Kafka connect is an open source component for easily integrate external systems with Kafka. It works with any Kafka product like IBM Event Streams. It uses the concepts of source and sink connectors to ingest or deliver data to / from Kafka topics.
- Connector represents a logical job to move data from / to kafka to / from external systems. A lot of existing connectors can be reused, or you can implement your own.
- Workers are JVM running the connector. For production deployment workers run in cluster or “distributed mode”, and leverage the group management protocol to scale task horizontally.
- Tasks: each worker coordinates a set of tasks to copy data. In distributed mode, task states are saved in kafka topics. They can be started, stopped at any time to support resilience, and scalable data pipeline.
- REST API to configure the connectors and monitors the tasks.
The following figure illustrates a classical ‘distributed’ deployment of a Kafka Connect cluster. Workers are the running process to execute connectors and tasks. Workers are JVMs. Tasks are threads in a JVM. For fault tolerance and offeset management, Kafka connect uses Kafka topics (
-offsets, -config, -status)
When a connector is first submitted to the cluster, the workers rebalance the full set of connectors in the cluster and their tasks so that each worker has approximately the same amount of work.
- Connector and tasks are not guaranteed to run on the same instance in the cluster, especially if you have multiple tasks and multiple instances in your cluster.
- Connector coordinates data streaming by managing tasks
- The connector may be configured to add
Converters(code used to translate data between Connect and the system sending or receiving data), and
Transforms: Simple logic to alter each message produced by or sent to a connector.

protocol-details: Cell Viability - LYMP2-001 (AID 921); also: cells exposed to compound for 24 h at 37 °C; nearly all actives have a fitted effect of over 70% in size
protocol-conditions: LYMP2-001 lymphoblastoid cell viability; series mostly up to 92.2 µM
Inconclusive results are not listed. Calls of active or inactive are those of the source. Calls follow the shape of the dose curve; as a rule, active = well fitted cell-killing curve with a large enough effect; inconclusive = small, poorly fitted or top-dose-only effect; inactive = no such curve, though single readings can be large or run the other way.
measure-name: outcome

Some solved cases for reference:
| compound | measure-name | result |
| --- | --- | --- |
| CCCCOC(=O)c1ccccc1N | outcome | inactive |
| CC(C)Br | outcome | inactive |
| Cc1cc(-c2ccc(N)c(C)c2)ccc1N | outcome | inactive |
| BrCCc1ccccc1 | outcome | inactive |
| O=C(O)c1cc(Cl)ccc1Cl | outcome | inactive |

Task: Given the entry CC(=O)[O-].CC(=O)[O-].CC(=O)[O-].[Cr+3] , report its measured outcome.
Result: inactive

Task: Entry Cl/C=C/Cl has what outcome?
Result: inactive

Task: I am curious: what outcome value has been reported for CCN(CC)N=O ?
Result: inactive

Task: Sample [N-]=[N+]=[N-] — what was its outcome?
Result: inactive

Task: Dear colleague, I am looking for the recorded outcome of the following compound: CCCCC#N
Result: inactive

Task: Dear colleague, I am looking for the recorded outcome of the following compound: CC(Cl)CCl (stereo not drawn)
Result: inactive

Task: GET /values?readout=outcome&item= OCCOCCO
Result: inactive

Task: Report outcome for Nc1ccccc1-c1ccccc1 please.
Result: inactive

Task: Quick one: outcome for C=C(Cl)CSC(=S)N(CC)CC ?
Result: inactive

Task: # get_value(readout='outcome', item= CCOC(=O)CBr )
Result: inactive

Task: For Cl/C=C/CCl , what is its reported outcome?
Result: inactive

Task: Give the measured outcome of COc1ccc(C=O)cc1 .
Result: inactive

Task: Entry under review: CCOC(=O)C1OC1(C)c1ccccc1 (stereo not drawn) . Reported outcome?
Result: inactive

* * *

Connector keeps state into three topics, which may be created when the connectors start are:
- connect-configs: This topic stores the connector and task configurations.
- connect-offsets: This topic stores offsets for Kafka Connect.
- connect-status: This topic stores status updates of connectors and tasks.
- Copy vast quantity of data from source to kafka: work at the datasource level. So when the source is a database, it uses JDBC API for example.
- Support streaming and batch.
- Scale from standalone, mono connector approach to start small, to run in parallel on distributed cluster.
- Copy data, externalizing transformation in other framework.
- Kafka Connect defines three models: data model, worker model and connector model.
When a worker fails:
Tasks allocated in a worker that fails are reallocated to existing workers, and the task’s state, offset, source record mapping to offset are reloaded from the different topics.
If you are using IBM Event Streams 2020.x on Cloud Pak for Integration, the connectors setup is part of the user admin console toolbox:
Deploying connectors against an IBM Event Streams cluster, you need to have an API key with Manager role, to be able to create topic, produce and consume messages for all topics.
As an extendable framework, Kafka Connect, can have new connector plugins. To deploy new connector, you need to use the kafka docker image which needs to be updated with the connector jars and redeployed to kubernetes cluster or to other environment. With IBM Event Streams on Openshift, the toolbox includes a kafka connect environment packaging, that defines a Dockerfile and configuration files to build your own image with the connectors jar files you need. The configuration files defines the properties to connect to Event Streams kafka brokers using API keys and SASL.
The following public IBM messaging github account includes supported, open sourced, connectors (search for
Here is the list of supported connectors for IBM Event Streams.
We have developed different scenarios in this lab to remotely connect a Kafka Connect distributed cluster to Event Streams on cloud.